Some slightly anime-influenced Spirou fanart from tumblr. As you may be able to tell, the artist likes Tarrin’s version of Fantasio’s hair.
Subscribers have now had a chance to read the final installment of La Colère du Marsupilami (Spirou & Fantasio #55, “Wrath of the Marsupilami”) in the Journal. The next step is the album release on 4. March, and to promote it, Dupuis has released the “teaser trailer” above, recapping the Marsupilami’s history in the series. Interestingly, according to publisher Cobolt, the Danish album release (as Spirillens Vrede) will be on 24. February, before the French publication!
(This story was originally published on 30/12/2015. New information has now come to light, so it has been updated on 26/1/2016.)
In an announcement on Le Petit Écho de Champignac, and later in comments to the BD Gest forum, Bertrand Pissavy-Yvernault (half of CBPY, the authors of Le Véritable histoire de Spirou), has talked cryptically about an upcoming Spirou publication.
A sort of occult theme in this piece, by Spanish artist Julio Serrano. It is presumably featured in one of the innumerable Spanish Spirou art exhibitions.
It’s been announced that the upcoming Petit Spirou (“Little Spirou”) movie, directed by Nicolas Bary, will start filming this summer sometime between May and July, for release in spring 2017. While Spirou Reporter hasn’t followed news of the development closely, it has apparently been moving along steadily since the initial report, with a number of updates on various Facebook pages over the last year.
In 1957, the Journal de Spirou reached issue #1000 (albeit having skipped some numbers during the war). The anniversary issue included several supplements, including a mini-comic (pages that could be taken out and folded up to make another, smaller magazine) for which Franquin drew this little two-pager. Spirou 2000 looks forward to the magazine’s 2000th issue, which would come out in 1976. So get ready for some retro-futurism!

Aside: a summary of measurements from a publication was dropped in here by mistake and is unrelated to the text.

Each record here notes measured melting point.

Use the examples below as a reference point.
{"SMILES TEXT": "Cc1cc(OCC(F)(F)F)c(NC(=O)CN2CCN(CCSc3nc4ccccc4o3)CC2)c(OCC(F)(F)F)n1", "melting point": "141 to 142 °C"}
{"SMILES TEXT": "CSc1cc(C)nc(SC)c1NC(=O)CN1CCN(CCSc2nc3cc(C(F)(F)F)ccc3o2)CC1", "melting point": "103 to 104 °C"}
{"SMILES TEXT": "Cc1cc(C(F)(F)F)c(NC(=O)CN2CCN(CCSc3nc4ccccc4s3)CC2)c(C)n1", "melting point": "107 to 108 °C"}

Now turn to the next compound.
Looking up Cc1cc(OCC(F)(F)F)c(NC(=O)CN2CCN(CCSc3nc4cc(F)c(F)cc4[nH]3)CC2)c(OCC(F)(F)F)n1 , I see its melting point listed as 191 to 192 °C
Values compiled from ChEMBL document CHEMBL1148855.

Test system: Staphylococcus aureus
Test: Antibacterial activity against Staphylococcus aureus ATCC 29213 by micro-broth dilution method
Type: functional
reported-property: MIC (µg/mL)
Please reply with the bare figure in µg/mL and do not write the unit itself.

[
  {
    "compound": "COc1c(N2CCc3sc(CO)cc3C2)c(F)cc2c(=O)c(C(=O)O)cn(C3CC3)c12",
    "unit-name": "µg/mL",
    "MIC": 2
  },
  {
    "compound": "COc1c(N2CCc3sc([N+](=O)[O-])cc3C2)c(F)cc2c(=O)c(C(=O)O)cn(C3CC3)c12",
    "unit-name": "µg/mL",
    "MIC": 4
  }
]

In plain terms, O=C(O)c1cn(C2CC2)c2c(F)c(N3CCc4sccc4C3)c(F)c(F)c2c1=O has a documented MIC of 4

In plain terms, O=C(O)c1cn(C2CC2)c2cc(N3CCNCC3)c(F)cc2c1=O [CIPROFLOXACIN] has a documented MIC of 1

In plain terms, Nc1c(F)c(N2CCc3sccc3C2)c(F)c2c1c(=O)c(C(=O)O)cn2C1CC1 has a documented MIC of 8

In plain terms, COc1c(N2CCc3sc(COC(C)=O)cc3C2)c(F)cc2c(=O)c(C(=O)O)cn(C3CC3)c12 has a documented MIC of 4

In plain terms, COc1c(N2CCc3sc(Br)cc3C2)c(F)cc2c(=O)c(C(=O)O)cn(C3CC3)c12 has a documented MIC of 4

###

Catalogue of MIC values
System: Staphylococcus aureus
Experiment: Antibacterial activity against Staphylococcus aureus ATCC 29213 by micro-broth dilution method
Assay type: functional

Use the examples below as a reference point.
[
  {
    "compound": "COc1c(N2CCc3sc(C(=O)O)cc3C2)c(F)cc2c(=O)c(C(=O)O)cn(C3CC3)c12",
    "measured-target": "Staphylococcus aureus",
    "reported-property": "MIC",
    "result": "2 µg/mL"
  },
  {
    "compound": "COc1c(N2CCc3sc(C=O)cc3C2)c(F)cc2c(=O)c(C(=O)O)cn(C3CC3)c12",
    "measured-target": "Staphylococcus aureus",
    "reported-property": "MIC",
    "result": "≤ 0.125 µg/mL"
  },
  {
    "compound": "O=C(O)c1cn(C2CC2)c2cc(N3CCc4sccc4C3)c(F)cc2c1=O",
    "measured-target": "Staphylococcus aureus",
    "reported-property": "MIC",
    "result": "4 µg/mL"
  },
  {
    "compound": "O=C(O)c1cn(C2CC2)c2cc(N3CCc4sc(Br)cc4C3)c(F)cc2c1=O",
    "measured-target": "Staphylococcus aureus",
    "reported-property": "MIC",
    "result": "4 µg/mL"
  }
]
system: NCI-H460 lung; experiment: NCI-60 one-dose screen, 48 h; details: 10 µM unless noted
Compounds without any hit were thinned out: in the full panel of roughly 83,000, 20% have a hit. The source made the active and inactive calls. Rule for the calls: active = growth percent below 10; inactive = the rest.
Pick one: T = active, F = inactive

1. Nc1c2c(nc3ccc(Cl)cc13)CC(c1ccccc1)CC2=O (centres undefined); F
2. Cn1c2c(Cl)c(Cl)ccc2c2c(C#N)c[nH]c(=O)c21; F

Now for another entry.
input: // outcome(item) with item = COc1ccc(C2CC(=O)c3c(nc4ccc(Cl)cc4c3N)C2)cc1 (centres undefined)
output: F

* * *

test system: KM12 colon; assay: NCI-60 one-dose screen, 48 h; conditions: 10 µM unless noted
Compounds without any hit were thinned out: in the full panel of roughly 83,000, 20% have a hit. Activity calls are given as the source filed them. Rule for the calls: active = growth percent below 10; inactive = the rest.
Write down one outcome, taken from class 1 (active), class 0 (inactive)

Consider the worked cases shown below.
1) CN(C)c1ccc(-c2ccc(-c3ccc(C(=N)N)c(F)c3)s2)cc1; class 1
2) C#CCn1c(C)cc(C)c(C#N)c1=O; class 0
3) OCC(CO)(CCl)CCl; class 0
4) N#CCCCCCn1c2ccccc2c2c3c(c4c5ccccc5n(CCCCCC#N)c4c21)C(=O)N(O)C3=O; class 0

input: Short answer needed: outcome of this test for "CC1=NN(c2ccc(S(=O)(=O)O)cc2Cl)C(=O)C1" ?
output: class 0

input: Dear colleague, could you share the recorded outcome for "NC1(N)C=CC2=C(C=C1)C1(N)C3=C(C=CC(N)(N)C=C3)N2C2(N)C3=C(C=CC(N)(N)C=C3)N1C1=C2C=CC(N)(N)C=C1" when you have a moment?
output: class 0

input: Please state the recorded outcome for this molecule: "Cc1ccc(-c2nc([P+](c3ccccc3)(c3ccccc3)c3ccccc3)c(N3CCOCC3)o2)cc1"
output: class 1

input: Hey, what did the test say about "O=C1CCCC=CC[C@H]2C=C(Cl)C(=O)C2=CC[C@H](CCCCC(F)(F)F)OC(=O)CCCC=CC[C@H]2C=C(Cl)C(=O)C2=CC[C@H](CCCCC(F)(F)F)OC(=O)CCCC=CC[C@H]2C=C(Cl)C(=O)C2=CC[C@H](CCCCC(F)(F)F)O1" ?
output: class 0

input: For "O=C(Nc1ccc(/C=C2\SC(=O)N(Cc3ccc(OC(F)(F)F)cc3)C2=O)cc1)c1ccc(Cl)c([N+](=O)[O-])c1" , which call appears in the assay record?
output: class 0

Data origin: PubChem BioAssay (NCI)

Today is the release date of the second volume of Christelle and Bertrand Pissavy-Yvernault’s La Véritable histoire de Spirou (“The True History of Spirou”), covering the years 1947–1955. This corresponds to the early Franquin years, so how about this for today’s fanart: a version of the cover for his first Spirou album, simply entitled Spirou et Fantasio. (If you study the details it’s possible to work out exactly which stories it includes.) The redrawing was done by François Ravard for the book Le Petit livre de la bande dessiné in 2014, a comics history in comic form.
Ashes to ashes, funk to funky. RIP David Robert Jones.
If you follow comics news, you may have heard about the controversy over the nominations to the Angoulême Festival’s highest honor, the Grand Prix lifetime achievement award: Out of 30 nominees, there were 0 women. In fact, in the whole history of the festival, only one woman, Florence Cestac, has ever won the Grand Prix. (Although Claire Bretécher did win a special 10th anniversary prize. The first ever winner was André Franquin back in 1974, and among other Spirou creators, Jijé and Trondheim have also won it.)